Funnel Weaver Spiders in Salina
Funnel spiders are easily identified by their funnel-shaped webs. These spiders are also called grass spiders because they construct webs in tall grass, heavy ground cover, and in the branches of thick shrubbery. Found throughout Salina, funnel weaver webs are not necessarily sticky, but they are designed for maximum escape difficulty. Once the prey is trapped, the funnel weaver spider can quickly crawl over and inject it with venom. Occasionally, these spiders may venture into homes in search of prey or mates.
Funnel Weaver Habitat
Funnel weaver spider webs have a distinctive shape and are constructed in tall grass, underneath boards and rocks, and around debris. Their webs are noticeable in grassy areas from summer to early fall. Funnel weaver spider webs are especially prominent when dotted with morning dew. Flower beds, woodpiles, and secluded corners inside structures are some of the favorite areas for them to build webs. If found in the home, their webs are often in corners of dark rooms, such as the basement.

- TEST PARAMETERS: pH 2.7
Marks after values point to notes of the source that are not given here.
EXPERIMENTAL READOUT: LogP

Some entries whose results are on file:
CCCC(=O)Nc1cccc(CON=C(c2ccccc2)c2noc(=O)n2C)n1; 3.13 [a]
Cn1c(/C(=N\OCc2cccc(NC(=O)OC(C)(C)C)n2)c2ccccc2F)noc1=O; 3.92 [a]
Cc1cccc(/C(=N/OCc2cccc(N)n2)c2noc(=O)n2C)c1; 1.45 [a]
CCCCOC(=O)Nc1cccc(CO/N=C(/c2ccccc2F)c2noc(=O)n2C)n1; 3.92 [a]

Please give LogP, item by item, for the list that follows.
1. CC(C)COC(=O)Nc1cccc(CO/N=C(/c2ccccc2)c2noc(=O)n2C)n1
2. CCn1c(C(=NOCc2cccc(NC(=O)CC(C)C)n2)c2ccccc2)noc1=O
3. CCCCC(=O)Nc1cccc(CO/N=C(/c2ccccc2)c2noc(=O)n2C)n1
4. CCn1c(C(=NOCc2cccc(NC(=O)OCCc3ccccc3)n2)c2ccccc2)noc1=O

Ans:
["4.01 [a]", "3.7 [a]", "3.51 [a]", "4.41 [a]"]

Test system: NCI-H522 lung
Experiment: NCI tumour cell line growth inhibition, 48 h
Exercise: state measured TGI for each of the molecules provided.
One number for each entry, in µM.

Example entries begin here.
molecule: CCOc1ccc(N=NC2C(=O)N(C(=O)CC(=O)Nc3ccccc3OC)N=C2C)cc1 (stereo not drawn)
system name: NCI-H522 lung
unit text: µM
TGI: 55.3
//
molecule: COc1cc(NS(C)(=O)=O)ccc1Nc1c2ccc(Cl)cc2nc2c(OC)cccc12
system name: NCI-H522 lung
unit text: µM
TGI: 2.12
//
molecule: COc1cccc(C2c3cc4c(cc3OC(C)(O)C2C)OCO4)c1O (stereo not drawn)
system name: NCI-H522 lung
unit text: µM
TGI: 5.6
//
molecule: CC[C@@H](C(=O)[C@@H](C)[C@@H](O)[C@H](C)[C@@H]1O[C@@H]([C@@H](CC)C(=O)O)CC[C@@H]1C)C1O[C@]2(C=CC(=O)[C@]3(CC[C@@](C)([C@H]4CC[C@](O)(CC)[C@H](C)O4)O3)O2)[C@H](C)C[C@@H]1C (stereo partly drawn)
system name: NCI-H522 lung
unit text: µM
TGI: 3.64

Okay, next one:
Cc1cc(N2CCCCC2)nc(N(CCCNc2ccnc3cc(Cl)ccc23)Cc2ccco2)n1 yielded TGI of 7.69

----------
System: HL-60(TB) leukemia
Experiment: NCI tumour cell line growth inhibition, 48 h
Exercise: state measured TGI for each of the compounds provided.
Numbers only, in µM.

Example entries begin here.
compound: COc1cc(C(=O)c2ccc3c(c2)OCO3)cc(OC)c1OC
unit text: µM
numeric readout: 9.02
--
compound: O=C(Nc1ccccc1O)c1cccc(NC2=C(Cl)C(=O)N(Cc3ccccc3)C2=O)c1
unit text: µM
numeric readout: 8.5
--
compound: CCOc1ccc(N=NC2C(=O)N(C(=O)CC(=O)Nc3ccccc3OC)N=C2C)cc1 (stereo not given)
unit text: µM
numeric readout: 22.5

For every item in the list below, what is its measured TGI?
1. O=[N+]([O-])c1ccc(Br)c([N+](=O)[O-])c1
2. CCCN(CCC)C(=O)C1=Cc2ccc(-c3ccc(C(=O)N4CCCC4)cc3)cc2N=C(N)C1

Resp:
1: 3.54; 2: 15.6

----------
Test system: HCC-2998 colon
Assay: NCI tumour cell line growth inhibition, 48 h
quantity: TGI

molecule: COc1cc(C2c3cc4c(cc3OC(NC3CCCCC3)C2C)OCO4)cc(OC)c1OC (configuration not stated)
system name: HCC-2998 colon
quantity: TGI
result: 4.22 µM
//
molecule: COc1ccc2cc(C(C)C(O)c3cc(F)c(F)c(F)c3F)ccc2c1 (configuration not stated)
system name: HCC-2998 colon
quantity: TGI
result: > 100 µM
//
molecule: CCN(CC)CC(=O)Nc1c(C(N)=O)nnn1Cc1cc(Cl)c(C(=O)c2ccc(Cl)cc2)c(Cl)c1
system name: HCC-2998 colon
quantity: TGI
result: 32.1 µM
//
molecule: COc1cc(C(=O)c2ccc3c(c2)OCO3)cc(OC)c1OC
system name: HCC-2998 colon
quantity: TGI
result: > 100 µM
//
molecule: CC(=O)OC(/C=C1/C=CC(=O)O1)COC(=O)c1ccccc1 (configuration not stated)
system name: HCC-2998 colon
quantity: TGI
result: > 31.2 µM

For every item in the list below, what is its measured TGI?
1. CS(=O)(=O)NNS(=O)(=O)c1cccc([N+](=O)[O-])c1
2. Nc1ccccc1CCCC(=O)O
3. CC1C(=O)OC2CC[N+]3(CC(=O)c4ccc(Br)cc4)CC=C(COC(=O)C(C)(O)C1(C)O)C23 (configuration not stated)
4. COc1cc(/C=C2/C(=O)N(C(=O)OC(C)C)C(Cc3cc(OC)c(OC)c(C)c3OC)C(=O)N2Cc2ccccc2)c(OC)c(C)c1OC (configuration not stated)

Funnel Weaver Spider Behaviors, Threats, or Dangers
When a funnel weaver spider is present in a home, homeowners often misidentify them as wolf spiders or brown recluse spiders. Funnel weaves do have venom, but because of the small size of their fangs, they have difficulty penetrating human skin. These spiders are more of a nuisance pest as they molt several times before becoming adults, casting off skins around the house. Contact your local spider exterminators for help with funnel weaver spiders.